Public Statement on Beltway Expansion

Photo by Mariordo (Mario R. Duran Ortiz) - Own work, CC BY-SA 3.0,

Position Statement from Friends of Cabin John Creek

The Friends of Cabin John Creek (FOCJC) works to protect the Cabin John Creek watershed. FOCJC strongly advocates for mitigating impacts of any 495/270 expansion on the watershed. Many of the alternatives have the potential to have both short-term and long-term negative impacts on the watershed. It is our position that the chosen alternative must avoid or mitigate all short- and long-term impacts to the health of the watershed. We strongly support the retrofitting of the existing highway system with current best management practices for stormwater management, close adherence to current stormwater management regulations for new public construction, as well as minimizing the destruction of parkland for highway expansion.



  • The Beltway was constructed between 1961-1964 and I-270 between 1962-1975, a time when there were no stormwater regulations.

  • The state of Maryland is initiating a I-495 & I-270 Public-Private Partnership (P3) Program that will likely include actions along all of the 70+ miles of interstate in Maryland including the portions of I-495 and I-270 in the Cabin John Creek watershed.

  • Roughly 10 miles of this highway falls within our watershed and all of the work falls within someone’s watershed.

  • The I-495 & I-270 Managed Lanes Study Environmental Impact Statement (EIS) is currently underway. It will include a review of the current conditions and the potential impacts of each of the alternatives. However, the state is not required to choose the alternative with the lowest impacts.

  • Even though the EIS is not yet complete, the Maryland Department of Transportation State Highway Administration is seeking proposals from private companies to enter into a Public-Private Partnership (P3). A P3 is when a private company invests mosts of the funds and proposes a way to recoup those funds over time by operating the roadway. This is typically through tolls.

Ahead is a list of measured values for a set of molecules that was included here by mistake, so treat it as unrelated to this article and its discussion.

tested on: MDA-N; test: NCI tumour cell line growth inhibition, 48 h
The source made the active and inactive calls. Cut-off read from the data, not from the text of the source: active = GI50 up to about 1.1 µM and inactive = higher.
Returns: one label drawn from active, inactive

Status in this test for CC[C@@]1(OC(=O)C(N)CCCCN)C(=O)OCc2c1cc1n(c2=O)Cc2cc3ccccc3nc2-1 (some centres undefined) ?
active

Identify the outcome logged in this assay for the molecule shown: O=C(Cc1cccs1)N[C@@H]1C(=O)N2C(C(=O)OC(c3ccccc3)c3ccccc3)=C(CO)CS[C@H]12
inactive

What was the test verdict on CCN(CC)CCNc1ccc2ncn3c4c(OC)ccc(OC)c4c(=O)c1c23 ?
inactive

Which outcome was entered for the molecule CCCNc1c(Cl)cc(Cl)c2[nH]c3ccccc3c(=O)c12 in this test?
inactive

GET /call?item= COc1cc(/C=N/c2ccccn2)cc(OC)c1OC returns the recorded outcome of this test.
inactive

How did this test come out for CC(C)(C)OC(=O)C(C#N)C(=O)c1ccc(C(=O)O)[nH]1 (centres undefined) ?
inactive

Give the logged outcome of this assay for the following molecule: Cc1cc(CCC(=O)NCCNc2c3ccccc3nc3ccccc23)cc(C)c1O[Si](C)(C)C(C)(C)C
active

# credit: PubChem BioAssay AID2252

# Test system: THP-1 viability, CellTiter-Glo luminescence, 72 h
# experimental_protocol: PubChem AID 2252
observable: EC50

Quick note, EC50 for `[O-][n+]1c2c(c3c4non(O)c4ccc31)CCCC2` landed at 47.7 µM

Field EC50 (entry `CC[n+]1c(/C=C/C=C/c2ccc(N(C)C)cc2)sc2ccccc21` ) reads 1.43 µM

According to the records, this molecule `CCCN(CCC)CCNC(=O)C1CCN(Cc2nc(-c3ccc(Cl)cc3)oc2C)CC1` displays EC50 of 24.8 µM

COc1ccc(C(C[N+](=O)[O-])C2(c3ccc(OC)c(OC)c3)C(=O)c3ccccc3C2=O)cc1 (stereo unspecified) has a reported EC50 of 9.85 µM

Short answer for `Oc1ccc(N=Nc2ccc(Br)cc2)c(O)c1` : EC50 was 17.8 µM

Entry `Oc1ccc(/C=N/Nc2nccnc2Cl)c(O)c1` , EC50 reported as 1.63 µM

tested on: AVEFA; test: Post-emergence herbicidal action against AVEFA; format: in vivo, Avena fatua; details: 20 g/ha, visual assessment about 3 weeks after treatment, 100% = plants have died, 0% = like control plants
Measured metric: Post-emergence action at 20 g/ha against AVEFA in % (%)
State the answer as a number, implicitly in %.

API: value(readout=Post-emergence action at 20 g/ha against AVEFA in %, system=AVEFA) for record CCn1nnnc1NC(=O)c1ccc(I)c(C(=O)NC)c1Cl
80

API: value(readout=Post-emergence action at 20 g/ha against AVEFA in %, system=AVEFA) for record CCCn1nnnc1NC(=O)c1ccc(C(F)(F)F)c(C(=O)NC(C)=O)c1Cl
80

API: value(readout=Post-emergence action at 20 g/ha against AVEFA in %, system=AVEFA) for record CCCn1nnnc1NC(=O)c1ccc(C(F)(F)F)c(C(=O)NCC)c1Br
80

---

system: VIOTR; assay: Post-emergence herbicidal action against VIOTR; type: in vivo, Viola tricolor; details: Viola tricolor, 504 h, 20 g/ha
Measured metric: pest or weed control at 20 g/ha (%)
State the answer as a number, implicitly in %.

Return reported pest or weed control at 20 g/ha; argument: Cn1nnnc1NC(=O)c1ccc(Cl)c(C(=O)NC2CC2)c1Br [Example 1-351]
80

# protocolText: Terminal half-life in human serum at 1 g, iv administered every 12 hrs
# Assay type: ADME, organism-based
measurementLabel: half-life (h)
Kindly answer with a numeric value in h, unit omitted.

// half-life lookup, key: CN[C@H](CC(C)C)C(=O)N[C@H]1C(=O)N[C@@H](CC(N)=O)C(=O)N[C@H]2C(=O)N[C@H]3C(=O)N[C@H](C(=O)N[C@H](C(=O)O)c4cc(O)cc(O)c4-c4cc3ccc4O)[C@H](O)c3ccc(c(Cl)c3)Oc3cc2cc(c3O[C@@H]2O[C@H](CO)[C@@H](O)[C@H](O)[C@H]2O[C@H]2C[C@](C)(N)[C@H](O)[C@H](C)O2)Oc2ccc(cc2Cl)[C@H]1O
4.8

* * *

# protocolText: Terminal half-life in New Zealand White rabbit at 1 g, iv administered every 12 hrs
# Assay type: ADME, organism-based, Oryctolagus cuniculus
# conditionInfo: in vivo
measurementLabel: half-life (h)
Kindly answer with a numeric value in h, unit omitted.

• There are 15 preliminary alternatives including rail, Bus Rapid Transit (BRT), reversible lanes, etc.



  • Destruction of park land. In our watershed there are private yards, private homes, and park land within or adjacent to the project area.

  • Increased runoff from increased impervious surfaces. In many alternatives there would be a dramatic increase in the width of the roadway. Adding one foot of roadway along the 70 miles of the project adds up to 8.5 acres of asphalt.


FOCJC Position

  • Opposed to the taking of public open space that protects creeks

  • We want the state to retrofit the existing roadway with stormwater management facilities to slow the water down, settle out the sediment, and increase the amount of water that goes into the ground rather than rushing into the stream so that the existing construction conforms to current stormwater standards.

  • Any new construction must adhere to the most current stormwater regulations and be continuously monitored and updated in order to minimize impact to the surrounding natural landscape.

  • We want to know how the 495/270 proposal relates to the state’s commitments under the EPA’s MS4 permit and the Chesapeake Bay cleanup plan. We’d like to see less stormwater runoff and less roadway pollution going into the streams in our watershed; this project has the potential to increase stormwater runoff and road pollution.

  • We are especially concerned about the threat to three parts of our watershed. Two sections of the watershed have been identified as “priority catchments” by the county and border I-270 and the I-495 spur. The streams here are already in need of restoration. One section of the watershed has been identified as a “priority conservation catchment” by the county and it is adjacent to I-495 in Cabin John. This area contains critically significant, extremely significant, and highly significant conservation areas.


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Next Steps

  • In February 2019 the SHA recommended seven alternatives to consider further.

  • Public workshops are scheduled in April 2019 to present the traffic, environmental, and financial analyses for the recommended alternatives along with the recommendations for the alternatives to be retained for detailed study in the Draft Environmental Impact Statement.

  • In late 2019 the Draft EIS should be released.

  • 2020 is likely the year when the final alternative is chosen, the contractor is hired, and construction begins.

This statement was approved by the Friends of Cabin John Creek Board of Directors on February 19, 2019.